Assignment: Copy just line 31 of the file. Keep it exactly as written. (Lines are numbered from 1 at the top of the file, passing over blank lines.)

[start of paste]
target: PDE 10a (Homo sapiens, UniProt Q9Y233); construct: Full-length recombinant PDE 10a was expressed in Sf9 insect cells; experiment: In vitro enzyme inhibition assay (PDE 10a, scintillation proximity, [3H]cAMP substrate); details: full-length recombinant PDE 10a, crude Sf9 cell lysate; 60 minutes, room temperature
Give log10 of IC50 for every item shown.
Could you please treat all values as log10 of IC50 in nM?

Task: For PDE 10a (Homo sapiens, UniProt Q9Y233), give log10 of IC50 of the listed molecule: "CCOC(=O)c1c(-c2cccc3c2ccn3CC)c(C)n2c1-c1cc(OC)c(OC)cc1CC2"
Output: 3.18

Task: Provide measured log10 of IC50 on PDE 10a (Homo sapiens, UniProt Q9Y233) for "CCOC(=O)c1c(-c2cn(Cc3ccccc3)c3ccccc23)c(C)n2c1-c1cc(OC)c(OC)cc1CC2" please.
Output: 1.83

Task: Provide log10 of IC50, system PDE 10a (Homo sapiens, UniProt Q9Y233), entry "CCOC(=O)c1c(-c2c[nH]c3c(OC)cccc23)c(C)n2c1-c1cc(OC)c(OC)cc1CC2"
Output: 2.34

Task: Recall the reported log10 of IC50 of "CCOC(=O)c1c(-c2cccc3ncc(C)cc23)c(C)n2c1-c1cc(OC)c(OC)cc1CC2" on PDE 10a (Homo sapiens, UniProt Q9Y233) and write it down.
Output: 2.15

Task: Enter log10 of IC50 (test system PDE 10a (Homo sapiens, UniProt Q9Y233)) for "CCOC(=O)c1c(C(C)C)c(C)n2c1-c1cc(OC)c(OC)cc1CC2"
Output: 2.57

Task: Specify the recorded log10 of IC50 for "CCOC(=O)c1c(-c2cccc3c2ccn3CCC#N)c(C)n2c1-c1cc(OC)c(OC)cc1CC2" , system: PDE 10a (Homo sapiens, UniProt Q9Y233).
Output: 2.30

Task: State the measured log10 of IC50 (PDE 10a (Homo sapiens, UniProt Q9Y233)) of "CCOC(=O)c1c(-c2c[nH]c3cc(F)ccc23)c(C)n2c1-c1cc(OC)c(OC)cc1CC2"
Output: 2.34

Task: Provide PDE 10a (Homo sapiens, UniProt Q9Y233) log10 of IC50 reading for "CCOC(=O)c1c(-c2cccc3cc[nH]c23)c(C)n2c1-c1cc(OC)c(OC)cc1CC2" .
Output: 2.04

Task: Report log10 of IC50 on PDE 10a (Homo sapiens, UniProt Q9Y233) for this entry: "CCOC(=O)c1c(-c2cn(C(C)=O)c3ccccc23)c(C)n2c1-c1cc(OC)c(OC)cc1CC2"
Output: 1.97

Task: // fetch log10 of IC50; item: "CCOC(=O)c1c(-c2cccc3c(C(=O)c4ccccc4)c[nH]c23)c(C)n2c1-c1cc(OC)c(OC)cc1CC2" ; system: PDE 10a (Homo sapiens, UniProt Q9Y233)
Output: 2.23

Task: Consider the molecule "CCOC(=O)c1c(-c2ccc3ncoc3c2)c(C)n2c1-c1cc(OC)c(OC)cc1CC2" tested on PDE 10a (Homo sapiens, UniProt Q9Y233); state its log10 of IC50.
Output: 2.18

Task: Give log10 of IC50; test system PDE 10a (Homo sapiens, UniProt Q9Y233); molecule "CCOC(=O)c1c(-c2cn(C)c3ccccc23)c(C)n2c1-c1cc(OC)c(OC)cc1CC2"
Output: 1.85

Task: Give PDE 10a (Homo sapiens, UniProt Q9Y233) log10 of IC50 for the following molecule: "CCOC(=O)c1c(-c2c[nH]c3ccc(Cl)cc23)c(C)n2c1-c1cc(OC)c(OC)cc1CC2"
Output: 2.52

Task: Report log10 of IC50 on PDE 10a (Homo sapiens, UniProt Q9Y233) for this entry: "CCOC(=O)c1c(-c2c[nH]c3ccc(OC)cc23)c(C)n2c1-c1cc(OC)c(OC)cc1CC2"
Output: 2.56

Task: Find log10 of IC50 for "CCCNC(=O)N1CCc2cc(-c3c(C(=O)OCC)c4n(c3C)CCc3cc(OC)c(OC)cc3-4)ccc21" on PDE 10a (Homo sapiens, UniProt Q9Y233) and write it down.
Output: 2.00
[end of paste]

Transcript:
Output: 2.56